The extremely rare manuscript, measuring a scant three square inches, sold at Bonhams Auction House for about £100,000 (about $140,000 USD) – more than twice its estimated worth, reported the Guardian.
Titled "I've Been Wandering in the Greenwoods," signed "C. Brontë," and dated December 14, 1829, the poem is one of about four of Charlotte Brontë's 200 poems in private hands. The rest have been collected by institutions. All the Brontë siblings (including Emily, Anne, and brother Branwell) wrote with small, cramped letters to get the most out of their limited, expensive supply of paper. The poem is difficult to read unaided.
"Greenwoods" appeared in "The Young Man's Intelligencer," the Brontë sibling's literary magazine that they wrote and edited themselves. Charlotte took over editing the magazine from Branwell in 1829, the year the poem was published.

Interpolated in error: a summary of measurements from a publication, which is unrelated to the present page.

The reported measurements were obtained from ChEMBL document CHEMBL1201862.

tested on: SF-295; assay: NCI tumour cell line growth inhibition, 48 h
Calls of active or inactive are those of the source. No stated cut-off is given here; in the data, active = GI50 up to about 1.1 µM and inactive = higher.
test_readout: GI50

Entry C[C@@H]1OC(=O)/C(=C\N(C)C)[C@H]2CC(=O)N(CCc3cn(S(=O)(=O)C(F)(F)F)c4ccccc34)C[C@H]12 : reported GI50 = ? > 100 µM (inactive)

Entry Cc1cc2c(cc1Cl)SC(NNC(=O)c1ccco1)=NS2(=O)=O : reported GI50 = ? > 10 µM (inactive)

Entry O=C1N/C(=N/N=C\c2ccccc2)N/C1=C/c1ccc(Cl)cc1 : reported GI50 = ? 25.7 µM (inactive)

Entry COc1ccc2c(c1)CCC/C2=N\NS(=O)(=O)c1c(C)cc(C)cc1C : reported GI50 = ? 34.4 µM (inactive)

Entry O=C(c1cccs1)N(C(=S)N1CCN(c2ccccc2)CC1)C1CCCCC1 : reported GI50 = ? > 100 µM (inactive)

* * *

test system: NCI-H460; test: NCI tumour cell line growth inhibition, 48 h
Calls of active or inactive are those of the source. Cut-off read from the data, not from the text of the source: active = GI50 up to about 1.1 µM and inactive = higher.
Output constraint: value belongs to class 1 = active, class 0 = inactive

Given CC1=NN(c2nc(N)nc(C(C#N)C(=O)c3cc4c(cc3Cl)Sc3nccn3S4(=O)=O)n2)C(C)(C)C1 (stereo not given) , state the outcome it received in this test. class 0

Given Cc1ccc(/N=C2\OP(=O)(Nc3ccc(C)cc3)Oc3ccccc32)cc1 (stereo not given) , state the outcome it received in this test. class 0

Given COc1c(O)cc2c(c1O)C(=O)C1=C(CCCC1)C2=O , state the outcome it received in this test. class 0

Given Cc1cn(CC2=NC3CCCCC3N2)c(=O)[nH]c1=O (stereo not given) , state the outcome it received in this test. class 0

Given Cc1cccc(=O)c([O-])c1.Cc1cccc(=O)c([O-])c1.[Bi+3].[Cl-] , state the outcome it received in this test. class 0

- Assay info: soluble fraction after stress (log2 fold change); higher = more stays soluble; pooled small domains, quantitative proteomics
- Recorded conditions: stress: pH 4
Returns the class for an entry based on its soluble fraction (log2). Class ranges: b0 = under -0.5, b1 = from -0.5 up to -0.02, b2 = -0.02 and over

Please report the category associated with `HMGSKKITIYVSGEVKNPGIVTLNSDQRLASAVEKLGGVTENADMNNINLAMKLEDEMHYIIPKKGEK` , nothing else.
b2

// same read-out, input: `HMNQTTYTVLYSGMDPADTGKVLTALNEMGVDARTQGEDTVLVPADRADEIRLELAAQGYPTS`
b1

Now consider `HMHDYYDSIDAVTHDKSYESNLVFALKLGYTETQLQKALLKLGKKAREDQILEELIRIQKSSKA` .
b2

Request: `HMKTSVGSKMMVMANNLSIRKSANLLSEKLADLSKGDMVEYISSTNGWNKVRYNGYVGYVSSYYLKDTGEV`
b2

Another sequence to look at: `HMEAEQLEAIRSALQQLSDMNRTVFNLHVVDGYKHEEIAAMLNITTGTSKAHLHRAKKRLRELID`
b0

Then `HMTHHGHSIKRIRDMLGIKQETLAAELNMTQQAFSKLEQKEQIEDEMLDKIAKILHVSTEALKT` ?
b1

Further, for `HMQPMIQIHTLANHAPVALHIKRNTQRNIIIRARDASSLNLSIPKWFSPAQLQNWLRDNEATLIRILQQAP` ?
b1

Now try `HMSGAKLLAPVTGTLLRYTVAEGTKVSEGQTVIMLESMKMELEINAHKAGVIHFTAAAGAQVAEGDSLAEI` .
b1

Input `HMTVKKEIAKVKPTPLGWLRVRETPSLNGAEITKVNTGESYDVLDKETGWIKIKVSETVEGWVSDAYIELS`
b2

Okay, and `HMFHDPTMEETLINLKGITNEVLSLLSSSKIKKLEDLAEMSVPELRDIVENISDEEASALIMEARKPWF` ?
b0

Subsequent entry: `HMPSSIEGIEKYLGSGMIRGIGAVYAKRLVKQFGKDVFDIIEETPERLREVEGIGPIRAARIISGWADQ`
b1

Here's the text of the poem:
"I've Been Wandering in the Greenwoods"
I've been wandering in the greenwoods
And mid flowery smiling plains
I've been listening to the dark floods
To the thrushes thrilling strains
I have gathered the pale primrose
And the purple violet sweet
I've been where the Asphodel grows
And where lives the red deer fleet.
I've been to the distant mountain,
To the silver singing rill
By the crystal murmering fountain,
And the shady verdant hill.
I've been where the poplar is springing
From the fair Inamelled ground
Where the nightingale is singing
With a solemn plaintive sound.
-C. Brontë, December 14, 1829
Ben Frederick is a contributor to The Christian Science Monitor